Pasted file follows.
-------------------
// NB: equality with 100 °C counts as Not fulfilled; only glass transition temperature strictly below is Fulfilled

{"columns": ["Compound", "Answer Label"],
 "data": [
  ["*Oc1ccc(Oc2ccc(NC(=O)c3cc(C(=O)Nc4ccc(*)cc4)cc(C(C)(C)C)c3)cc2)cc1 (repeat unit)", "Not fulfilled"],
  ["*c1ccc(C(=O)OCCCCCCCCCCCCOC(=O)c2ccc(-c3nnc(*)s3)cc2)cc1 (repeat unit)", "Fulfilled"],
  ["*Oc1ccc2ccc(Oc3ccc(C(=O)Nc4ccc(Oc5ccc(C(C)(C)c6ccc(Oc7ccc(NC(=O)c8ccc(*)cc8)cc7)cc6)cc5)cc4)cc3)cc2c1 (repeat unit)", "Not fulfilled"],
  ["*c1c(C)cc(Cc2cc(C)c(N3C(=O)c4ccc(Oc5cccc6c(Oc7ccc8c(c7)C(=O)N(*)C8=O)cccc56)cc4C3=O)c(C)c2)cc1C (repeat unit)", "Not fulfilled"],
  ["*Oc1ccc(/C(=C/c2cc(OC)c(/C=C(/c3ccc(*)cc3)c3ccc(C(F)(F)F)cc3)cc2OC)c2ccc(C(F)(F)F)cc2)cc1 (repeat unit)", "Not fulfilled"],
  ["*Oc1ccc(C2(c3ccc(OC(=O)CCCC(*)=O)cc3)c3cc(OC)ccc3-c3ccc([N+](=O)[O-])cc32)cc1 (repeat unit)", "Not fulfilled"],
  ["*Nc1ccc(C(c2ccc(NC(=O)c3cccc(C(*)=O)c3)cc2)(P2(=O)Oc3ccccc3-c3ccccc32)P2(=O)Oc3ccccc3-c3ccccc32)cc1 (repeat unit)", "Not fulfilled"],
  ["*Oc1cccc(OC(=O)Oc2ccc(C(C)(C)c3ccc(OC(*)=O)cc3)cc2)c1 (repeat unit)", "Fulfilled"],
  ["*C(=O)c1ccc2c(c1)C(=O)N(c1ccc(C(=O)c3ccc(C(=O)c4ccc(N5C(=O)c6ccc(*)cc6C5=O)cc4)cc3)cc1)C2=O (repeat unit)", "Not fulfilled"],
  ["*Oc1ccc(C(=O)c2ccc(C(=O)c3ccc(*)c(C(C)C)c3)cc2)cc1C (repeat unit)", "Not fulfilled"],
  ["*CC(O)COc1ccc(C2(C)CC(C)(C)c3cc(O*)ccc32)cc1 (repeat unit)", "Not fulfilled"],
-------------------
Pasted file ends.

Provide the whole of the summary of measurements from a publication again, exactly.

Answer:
// NB: equality with 100 °C counts as Not fulfilled; only glass transition temperature strictly below is Fulfilled

{"columns": ["Compound", "Answer Label"],
 "data": [
  ["*Oc1ccc(Oc2ccc(NC(=O)c3cc(C(=O)Nc4ccc(*)cc4)cc(C(C)(C)C)c3)cc2)cc1 (repeat unit)", "Not fulfilled"],
  ["*c1ccc(C(=O)OCCCCCCCCCCCCOC(=O)c2ccc(-c3nnc(*)s3)cc2)cc1 (repeat unit)", "Fulfilled"],
  ["*Oc1ccc2ccc(Oc3ccc(C(=O)Nc4ccc(Oc5ccc(C(C)(C)c6ccc(Oc7ccc(NC(=O)c8ccc(*)cc8)cc7)cc6)cc5)cc4)cc3)cc2c1 (repeat unit)", "Not fulfilled"],
  ["*c1c(C)cc(Cc2cc(C)c(N3C(=O)c4ccc(Oc5cccc6c(Oc7ccc8c(c7)C(=O)N(*)C8=O)cccc56)cc4C3=O)c(C)c2)cc1C (repeat unit)", "Not fulfilled"],
  ["*Oc1ccc(/C(=C/c2cc(OC)c(/C=C(/c3ccc(*)cc3)c3ccc(C(F)(F)F)cc3)cc2OC)c2ccc(C(F)(F)F)cc2)cc1 (repeat unit)", "Not fulfilled"],
  ["*Oc1ccc(C2(c3ccc(OC(=O)CCCC(*)=O)cc3)c3cc(OC)ccc3-c3ccc([N+](=O)[O-])cc32)cc1 (repeat unit)", "Not fulfilled"],
  ["*Nc1ccc(C(c2ccc(NC(=O)c3cccc(C(*)=O)c3)cc2)(P2(=O)Oc3ccccc3-c3ccccc32)P2(=O)Oc3ccccc3-c3ccccc32)cc1 (repeat unit)", "Not fulfilled"],
  ["*Oc1cccc(OC(=O)Oc2ccc(C(C)(C)c3ccc(OC(*)=O)cc3)cc2)c1 (repeat unit)", "Fulfilled"],
  ["*C(=O)c1ccc2c(c1)C(=O)N(c1ccc(C(=O)c3ccc(C(=O)c4ccc(N5C(=O)c6ccc(*)cc6C5=O)cc4)cc3)cc1)C2=O (repeat unit)", "Not fulfilled"],
  ["*Oc1ccc(C(=O)c2ccc(C(=O)c3ccc(*)c(C(C)C)c3)cc2)cc1C (repeat unit)", "Not fulfilled"],
  ["*CC(O)COc1ccc(C2(C)CC(C)(C)c3cc(O*)ccc32)cc1 (repeat unit)", "Not fulfilled"],